A lot of Landland’s work seems centered around animals and the natural world — any particular reason?
That's definitely more Jes's thing than mine...I think her narrative tendencies are bit stronger than mine are, or rather, I go a much more subdued route with a lot of my work, where most of the narrative is in the implication of past lives in these places I'm drawing. It's all little bits of evidence that people have been around at some point, but not really holding anyone's hand to spell out exactly what's going on or why they've left. Jes is much better at creating scenes where you're seeing action taking place...schools of fish moving past weird islands, or birds perched on ruins of whatever thing's all caved in by something that happened long ago. I think there's some amount of crossover between her world-building and mine, but a lot of that can be chalked up to the fact that we see everything the other one is working on all time, and part of why we're best buds and make sense working together is because we're attracted to a lot of similar imagery. I don't think I could do this stuff without her, or at least it wouldn't be nearly as fun or interesting.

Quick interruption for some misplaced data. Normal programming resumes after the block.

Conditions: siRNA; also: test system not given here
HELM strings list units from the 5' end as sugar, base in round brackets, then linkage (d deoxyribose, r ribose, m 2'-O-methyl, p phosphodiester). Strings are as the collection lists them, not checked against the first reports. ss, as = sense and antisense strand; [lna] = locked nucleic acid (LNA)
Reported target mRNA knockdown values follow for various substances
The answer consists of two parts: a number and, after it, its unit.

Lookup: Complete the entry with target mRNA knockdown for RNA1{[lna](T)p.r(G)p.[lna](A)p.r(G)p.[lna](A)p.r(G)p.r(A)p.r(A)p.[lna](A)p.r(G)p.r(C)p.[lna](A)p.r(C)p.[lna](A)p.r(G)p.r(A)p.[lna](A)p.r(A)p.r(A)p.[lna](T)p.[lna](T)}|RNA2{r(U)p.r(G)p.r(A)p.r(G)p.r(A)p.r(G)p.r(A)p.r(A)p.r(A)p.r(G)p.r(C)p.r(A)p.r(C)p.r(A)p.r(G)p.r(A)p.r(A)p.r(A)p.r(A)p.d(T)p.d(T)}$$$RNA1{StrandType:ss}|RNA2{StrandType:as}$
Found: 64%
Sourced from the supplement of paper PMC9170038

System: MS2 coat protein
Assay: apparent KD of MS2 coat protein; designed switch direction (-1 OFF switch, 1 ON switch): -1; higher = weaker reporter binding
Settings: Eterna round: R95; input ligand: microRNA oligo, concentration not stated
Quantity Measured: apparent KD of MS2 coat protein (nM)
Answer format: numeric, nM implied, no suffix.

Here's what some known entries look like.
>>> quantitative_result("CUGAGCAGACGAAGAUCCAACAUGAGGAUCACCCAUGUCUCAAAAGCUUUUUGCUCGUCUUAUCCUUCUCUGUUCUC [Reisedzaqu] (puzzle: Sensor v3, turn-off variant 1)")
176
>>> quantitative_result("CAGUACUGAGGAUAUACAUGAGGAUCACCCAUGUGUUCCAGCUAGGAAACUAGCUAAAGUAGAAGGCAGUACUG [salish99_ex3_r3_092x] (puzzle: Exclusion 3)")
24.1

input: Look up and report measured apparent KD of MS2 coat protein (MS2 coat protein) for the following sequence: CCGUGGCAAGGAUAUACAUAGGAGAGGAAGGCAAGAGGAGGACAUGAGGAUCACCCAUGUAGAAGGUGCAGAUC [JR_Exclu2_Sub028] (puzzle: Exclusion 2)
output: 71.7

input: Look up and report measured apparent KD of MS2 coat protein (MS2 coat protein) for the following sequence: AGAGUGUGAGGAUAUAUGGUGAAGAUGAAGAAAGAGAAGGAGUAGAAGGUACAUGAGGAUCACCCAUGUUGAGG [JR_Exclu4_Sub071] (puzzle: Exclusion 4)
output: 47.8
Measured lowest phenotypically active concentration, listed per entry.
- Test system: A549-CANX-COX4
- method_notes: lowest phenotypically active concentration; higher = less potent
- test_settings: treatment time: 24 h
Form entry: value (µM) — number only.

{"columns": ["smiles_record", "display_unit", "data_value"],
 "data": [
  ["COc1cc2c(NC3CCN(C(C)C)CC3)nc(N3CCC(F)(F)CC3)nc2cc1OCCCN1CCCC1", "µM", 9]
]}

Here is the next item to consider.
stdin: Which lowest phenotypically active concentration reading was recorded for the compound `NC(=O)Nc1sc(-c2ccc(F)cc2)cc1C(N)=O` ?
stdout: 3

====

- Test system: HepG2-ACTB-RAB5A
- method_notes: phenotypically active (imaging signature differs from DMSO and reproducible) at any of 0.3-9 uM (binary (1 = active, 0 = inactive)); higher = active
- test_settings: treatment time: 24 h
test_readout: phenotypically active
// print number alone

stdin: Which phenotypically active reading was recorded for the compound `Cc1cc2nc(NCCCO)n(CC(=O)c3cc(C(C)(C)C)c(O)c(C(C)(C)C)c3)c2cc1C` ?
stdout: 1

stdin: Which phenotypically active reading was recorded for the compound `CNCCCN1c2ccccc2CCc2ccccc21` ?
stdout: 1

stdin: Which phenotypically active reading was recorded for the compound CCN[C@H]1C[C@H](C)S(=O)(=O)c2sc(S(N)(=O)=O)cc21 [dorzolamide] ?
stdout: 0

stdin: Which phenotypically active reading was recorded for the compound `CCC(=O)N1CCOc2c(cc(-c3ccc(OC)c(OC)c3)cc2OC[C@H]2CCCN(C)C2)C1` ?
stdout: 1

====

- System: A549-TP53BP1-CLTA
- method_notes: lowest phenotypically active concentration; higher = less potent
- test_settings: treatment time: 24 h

What else inspires you as an artist / designer?
I try to build a lot of time in my life to travel a lot within the U.S., and am constantly wandering around in places where a lot of people don't usually go (or haven't in so many years), whether that's old logging roads up in the Pacific Northwest, or out in the old uranium mining territory in the canyons of Southern Utah. You end up in these places that used to have great utility to people, where they built towns and roads, and then completely left the whole thing to be swallowed up by nature and returned to the earth. It's really interesting to see the bits of evidence of the past and build vague narratives around it. I've also always looked at old signage and the way messaging works in specific environments...I've been into signs and old billboards and things like that since way before I could read—with almost an embarrassing level of obsession—and love integrating that interest into the work that I'm making for bands and things like that.